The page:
Could the future of cybersecurity be in Milwaukee?: SysLogic holds 3rd annual summit at MSOE

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MILWAUKEE (CBS 58) -- Is the future of cybersecurity here in Milwaukee? SysLogic held its third annual Cybersecurity Summit at MSOE on Tuesday, April 26. 

Leaders from local health care, insurance, manufacturing, and education industries in the Milwaukee area were all there, talking about preventing and dealing with cyber attacks.

Attacks that SysLogic CEO Tina Chang said can even be life or death, like when a hospital fell victim to an attack.

"They didn't have equipment, they didn't have monitors because their systems were down, and because of that unfortunately a baby lost her life," said Chang.

She said that's why the demand for cybersecurity jobs will continue to explode.

"While we have over a million people in the field, we have over 600,000 open jobs," said Chang.

Milwaukee School of Engineering cybersecurity professor Walter Schilling said it's a great opportunity for his students.

"Just to see what the real world is like that they're going to be entering into," said Schilling.

Schilling said cybersecurity is something all local organizations, from small business to government, need to pay attention to.

"It's something that Milwaukee has to be concerned about as well because of the large companies that we have headquartered here, as well as the companies we're trying to attract in the future," said Schilling.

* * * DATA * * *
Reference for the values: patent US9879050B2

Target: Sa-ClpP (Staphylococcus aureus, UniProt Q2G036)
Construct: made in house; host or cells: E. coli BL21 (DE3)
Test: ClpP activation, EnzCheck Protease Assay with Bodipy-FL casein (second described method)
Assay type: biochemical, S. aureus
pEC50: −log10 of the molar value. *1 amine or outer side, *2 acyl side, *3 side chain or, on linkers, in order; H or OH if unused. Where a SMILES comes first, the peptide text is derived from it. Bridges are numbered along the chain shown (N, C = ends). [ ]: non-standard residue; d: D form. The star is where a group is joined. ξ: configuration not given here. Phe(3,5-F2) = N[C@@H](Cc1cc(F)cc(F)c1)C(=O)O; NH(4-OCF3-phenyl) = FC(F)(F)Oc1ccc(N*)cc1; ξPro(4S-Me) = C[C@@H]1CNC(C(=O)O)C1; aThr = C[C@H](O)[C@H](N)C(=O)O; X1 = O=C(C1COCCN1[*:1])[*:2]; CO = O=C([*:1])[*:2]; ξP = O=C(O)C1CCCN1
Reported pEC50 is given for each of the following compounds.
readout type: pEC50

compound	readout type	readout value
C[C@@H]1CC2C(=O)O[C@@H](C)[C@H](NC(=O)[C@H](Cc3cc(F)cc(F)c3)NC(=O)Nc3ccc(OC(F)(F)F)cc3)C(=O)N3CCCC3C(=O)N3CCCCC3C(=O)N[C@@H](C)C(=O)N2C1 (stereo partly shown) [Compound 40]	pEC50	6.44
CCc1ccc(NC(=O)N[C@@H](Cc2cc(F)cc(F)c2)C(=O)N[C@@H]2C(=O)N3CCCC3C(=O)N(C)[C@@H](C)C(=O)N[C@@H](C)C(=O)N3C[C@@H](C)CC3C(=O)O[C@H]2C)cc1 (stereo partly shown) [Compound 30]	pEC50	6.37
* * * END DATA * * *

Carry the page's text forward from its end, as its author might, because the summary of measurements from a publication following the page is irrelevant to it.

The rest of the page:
Chang says another big aspect discussed at the summit was resisting the urge to not talk about attacks.

"Oftentimes, when you have a cybersecurity incident, people don't want to talk about it, they don't want to share their ugly woes and what happens is so many people end up re-inventing the wheel," said Chang. "What we're trying to do here is build a network so we build trust so people do share so we can prevent more and more from happening."

Chang said in light of more Russian cyber attacks during the invasion of Ukraine, it's especially critical.

"We've really got to influence and extend and hold accountable those same demands across the globe," said Chang.

Chang went on to say a big part of that can be here in Milwaukee.

"Sometimes it takes a smaller universe to bring those right people together," said Chang. 

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